“Boarding House Reach” is an experimental, wild, messy, all over the place album. It’s also the most fun album Jack White’s put out in years.
For over five years Jack White’s music has thoroughly underwhelmed me. To me, “Blunderbuss” and “Lazaretto” both sounded bland, safe, clean, and – worst of all – not fun.
When I was growing up, Jack White made fun music. Jack White songs bled sentiment, nonsense, and energy in equal measure whether they were fast or slow. They weren’t wildly complex, they weren’t compositional masterpieces, and they weren’t lyrical mindblowers but they were a blast to listen to and sounded like they were a blast to make. Jack White packed emotion and oomph into his vocals, shaking his syllables like Elvis and hollering like a punk band all while pumping out iconically catchy guitar riffs.
“Boarding House Reach” is here and the old Jack White, the Fun Jack White is back.
Fun Jack White comes with nonsense and silliness and that’s gonna push some folks away. It’s easy to forget under the prestige the White Stripes have obtained that they were never a band afraid to be ridiculous. In “Rag and Bone” Jack White impersonates an entrepreneurial dumpster diver and “Astro” is all about a secret dance move we all do. These are unapologetically goofy songs.
Fun Jack White’s gonna lose more people when they hear how helter-skelter his albums are. Fun Jack White’s got all sorts of ideas and they’re all over all sorts of places. Some song ideas are ballads, some are hard-hitters, and some are totally off-kilter. See “You Don’t Know What Love Is (You Just Do As You’re Told),” “Little Cream Soda,” and “St. Andrew (This Battle Is In The Air),” all off of “Icky Thump.” You stick with Fun Jack White because even if the ideas on his albums don’t totally make sense stuck together, they all seem like a fitting part of the same wild ride.
Fun Jack White makes up for everything and wins so many people over with his incredible driving rhythms. He’ll pick out a few straightforward sounds, he’ll string together a few dead-simple instrumental lines, and he’ll put his invested and colorful vocal style over them and sell them to you until you’re listening to them over and over. He’ll loan them out for commercials and sports broadcasts and they’ll sell them to you again. That’s why you’ve heard “Seven Nation Army” more times than your full name spoken out loud.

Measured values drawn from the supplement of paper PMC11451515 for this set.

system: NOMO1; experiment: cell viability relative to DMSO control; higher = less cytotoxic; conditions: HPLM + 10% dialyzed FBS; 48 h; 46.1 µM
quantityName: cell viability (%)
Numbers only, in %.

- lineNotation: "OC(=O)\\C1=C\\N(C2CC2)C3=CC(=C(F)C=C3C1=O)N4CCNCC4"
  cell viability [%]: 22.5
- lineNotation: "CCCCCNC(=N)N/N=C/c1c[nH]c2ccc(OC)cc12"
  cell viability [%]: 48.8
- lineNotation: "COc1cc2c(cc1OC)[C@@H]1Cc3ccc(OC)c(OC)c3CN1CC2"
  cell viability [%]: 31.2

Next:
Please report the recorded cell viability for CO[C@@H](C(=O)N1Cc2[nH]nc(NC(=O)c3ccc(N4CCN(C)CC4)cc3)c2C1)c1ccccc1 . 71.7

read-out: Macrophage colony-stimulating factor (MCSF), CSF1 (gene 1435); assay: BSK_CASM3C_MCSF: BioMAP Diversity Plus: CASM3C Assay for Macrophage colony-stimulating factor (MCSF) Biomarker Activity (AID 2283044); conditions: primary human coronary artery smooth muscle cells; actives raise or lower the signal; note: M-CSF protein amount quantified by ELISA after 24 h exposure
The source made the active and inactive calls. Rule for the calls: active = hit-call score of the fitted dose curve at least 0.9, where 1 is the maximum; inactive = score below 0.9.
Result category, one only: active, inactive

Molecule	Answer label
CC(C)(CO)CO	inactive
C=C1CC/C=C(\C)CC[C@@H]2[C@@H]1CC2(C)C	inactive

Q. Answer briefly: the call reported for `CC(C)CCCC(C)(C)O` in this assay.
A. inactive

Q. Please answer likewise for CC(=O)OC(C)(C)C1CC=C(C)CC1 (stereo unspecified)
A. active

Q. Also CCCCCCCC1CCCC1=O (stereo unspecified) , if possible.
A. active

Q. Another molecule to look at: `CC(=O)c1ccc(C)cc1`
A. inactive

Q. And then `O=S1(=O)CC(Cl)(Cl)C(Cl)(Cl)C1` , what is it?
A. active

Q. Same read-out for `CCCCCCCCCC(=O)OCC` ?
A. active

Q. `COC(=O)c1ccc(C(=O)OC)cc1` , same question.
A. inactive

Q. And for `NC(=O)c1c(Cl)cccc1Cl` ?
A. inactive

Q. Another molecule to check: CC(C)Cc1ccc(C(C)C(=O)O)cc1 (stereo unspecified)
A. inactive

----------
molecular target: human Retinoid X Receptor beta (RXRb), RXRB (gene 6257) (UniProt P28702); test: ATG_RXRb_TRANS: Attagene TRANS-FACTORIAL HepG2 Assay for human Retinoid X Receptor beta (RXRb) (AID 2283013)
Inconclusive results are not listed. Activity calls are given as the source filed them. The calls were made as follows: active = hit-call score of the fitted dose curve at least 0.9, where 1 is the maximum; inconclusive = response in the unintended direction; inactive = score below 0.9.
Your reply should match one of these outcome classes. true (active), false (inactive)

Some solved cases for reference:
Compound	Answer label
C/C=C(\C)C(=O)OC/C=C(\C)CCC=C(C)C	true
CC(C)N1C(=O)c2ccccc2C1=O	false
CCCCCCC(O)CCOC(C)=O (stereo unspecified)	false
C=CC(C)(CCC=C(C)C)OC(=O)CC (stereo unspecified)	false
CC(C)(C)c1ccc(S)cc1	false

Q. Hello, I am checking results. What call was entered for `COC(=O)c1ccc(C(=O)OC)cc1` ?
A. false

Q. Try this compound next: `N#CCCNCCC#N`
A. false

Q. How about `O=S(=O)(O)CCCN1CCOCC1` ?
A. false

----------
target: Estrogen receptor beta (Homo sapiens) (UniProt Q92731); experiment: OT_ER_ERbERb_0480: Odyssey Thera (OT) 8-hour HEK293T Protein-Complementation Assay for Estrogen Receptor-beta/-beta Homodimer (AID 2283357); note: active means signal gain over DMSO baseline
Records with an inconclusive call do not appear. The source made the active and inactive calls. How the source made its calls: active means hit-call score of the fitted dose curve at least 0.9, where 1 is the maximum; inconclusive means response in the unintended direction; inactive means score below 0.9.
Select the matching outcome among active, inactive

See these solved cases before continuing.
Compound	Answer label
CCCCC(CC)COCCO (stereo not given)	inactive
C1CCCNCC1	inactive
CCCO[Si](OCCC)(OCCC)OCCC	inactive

On his new album “Boarding House Reach,” Jack White has done all of this and more.
Like with older Fun Jack White projects, the album’s songs have the same tone and rough feel but are vastly different from one another.For example, “Ice Station Zebra” has some odd rock-rap that doesn’t show up in the same way at any other time.
As it was before, the lyrics are nonsensical and silly even when they may not mean to be. I don’t know if I’m supposed to find “Why Walk a Dog?” – “Boarding House Reach’s” second track – funny but I do. It’s absurd right from the title but maybe that matches its message that pet ownership is a little absurd. Other tracks are clearly meant to be silly. The interludes on this album revel in how over the top they are, “Abulia and Akrasia” basically using as many five-dollar words as possible to make a fifty-cent sentence.
Most of all, “Boarding House Reach” has those rhythms, those sweet driving rhythms, that are so fun. Nearly every track that isn’t under two minutes long has a strong riff or moment that punches itself into your brain. Still, it’s not a White Stripes repeat. “Over and Over and Over” has the simple, splashy, cymbal-heavy drums and guitar-riff led beats of the White Stripes but past that this album is a new sound.
Fun Jack White likes to shake it up and that’s just what he did on “Boarding House Reach.” He added bongos, he modulated his vocals like crazy, he wrote much more dynamic drum lines than the White Stripes ever had, and he picked out some nice bass elements from funk and blues.
“Everything You’ve Ever Learned” is composed of mostly bongos, synths, strings, and screaming. “Get In The Mind Shaft” is a funk song where Jack White’s voice is modified to a robotic garble. “Corporation” doesn’t have a full verse until around three minutes in and is littered with sudden, high pitched yelps and mesmerizing bass improvisations. “Respect Commander” speeds up and slows down its tempo on a dime and mixes blues guitar breakdowns with whooping vocals modulated to all hell. Every one of these songs is experimental and messy and wild and a damn good time.
With “Boarding House Reach” Fun Jack White is back. Like always, Fun Jack White has his problems. Some songs get lost in the wild mix of hyped and hopped up tracks. Other songs run a bit too off the rails in lyrics or in structure. I don’t know if Fun Jack White makes 10/10 albums but I know he’s a thing to celebrate. I know that well-made and sincere fun is a masterful thing in its own way.